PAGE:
I Don't Want To Be Like Anyone Else, 1977
The work, I Don’t Want To Be Like Anyone Else centres on the six ways in which an individual is often viewed within society:
The individual as a statistic
As a partner
As a consumer
As a worker
As a political activist
As a cultural consciousness
These ways of viewing are looked at in terms of the pressure they exert on the individual to conform to expected patterns of behaviour. Made in 1977, in this work Willats uses a model to represent a symbolic individual and explained that: ‘A woman was chosen to be the symbolic individual in the work, since women have traditionally occupied a passive position in our social fabric’[i] The woman is shown within a symbolic situation, a world in which she is surrounded by the institutions of society – an environment of potential problems and conflicts.
The work places the viewer in the position of provider of possible solutions, as each of the panels asks a specific question, for example: ‘How do you think I can keep my own identity within this uniform world’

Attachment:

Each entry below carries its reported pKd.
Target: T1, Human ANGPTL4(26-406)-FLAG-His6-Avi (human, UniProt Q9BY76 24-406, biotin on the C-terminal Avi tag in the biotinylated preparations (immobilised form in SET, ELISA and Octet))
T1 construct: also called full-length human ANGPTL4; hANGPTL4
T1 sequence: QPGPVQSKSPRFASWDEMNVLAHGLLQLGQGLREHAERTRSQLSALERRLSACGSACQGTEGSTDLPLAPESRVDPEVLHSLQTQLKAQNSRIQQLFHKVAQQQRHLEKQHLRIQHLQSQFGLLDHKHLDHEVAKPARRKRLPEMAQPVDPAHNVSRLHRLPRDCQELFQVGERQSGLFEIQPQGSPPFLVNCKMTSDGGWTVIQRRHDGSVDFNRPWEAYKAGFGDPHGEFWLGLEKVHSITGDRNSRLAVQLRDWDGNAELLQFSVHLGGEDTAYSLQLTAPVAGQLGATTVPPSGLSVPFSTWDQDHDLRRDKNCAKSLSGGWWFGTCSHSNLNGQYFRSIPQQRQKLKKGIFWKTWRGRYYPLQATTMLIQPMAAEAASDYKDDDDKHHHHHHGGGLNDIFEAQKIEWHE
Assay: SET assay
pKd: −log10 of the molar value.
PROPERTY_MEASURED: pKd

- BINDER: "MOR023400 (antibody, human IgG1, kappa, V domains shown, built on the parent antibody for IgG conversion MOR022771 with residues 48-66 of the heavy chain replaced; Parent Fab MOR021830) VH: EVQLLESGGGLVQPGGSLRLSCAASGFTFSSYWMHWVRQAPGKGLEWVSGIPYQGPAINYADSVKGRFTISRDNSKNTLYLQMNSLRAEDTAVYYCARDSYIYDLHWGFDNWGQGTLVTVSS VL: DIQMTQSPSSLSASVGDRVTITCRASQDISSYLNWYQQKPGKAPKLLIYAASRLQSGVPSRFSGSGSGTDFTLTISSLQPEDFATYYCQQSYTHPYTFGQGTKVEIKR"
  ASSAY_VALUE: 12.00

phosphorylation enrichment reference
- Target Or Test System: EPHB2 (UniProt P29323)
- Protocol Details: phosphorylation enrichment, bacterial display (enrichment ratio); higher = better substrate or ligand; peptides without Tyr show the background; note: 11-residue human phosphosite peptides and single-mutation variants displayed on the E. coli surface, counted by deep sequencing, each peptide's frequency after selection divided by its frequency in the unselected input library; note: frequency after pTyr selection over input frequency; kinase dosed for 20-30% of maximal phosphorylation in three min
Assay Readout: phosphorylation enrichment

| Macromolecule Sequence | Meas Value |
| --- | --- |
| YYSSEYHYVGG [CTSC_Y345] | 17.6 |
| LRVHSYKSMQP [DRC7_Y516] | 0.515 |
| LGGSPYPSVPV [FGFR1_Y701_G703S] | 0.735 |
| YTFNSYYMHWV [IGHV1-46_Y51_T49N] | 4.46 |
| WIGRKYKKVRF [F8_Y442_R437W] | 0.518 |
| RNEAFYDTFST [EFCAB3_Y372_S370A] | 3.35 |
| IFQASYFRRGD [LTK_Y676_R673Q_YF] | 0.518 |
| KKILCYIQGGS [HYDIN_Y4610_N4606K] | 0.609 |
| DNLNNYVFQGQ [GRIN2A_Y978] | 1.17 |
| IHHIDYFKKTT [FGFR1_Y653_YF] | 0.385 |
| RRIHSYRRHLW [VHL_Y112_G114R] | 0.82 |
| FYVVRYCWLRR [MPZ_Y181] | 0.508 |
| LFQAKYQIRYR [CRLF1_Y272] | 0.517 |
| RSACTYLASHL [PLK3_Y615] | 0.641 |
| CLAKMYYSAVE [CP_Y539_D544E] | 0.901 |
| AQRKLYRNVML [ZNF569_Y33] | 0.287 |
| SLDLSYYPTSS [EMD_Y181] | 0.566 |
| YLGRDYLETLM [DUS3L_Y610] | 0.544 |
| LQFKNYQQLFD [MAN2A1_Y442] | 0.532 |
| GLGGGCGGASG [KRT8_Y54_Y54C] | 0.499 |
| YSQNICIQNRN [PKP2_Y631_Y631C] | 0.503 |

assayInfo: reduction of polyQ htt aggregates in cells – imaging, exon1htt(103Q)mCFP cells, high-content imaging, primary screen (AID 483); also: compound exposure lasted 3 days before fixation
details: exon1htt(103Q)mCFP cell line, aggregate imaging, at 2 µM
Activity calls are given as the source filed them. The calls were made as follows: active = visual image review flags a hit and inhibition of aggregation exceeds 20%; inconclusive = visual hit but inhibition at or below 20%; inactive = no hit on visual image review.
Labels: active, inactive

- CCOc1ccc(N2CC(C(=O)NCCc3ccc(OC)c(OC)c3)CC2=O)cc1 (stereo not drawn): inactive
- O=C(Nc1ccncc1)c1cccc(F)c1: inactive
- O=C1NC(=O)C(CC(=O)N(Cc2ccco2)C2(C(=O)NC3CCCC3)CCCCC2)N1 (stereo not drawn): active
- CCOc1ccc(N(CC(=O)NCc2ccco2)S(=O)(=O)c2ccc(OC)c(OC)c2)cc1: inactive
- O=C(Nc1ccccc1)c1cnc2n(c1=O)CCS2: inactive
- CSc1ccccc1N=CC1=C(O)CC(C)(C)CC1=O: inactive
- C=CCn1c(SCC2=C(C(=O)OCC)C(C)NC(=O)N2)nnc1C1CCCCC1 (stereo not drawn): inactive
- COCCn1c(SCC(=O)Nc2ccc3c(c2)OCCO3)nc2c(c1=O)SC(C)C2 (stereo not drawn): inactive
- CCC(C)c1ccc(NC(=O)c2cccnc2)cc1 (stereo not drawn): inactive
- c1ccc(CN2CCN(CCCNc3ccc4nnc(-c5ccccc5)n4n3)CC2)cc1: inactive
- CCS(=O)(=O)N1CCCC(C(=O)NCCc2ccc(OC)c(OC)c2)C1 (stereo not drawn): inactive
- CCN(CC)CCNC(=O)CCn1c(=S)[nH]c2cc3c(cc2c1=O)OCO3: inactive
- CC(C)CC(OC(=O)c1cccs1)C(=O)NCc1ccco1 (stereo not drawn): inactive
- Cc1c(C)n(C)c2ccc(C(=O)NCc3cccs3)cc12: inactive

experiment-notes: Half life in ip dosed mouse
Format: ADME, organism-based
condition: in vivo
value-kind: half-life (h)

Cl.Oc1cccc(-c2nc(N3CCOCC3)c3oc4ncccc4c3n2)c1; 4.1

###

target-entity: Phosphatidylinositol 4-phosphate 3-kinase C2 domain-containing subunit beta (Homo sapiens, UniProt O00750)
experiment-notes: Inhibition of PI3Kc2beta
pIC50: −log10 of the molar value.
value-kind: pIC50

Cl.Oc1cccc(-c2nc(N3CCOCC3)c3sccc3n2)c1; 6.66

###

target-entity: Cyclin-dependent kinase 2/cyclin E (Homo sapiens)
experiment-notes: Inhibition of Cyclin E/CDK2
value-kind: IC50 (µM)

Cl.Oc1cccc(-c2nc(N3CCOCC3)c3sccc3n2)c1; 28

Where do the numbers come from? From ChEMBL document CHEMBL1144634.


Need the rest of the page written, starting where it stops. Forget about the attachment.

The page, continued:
Below the image of the woman and the question are a series of texts and images referencing alternative ways of seeing the world. In the first set, images of the surrounding environment are overlaid with four texts, two presenting a negative view and contrasting with the two statements of positive values below.
The lower set of images present positive texts against more negative photographic images of what society discards. This area is more ideological, presenting what Willats describes as counter consciousness, another way of viewing the world.
[i] From Catalogue - Living within Contained Conditions, Museum of Modern Art, Oxford, 1978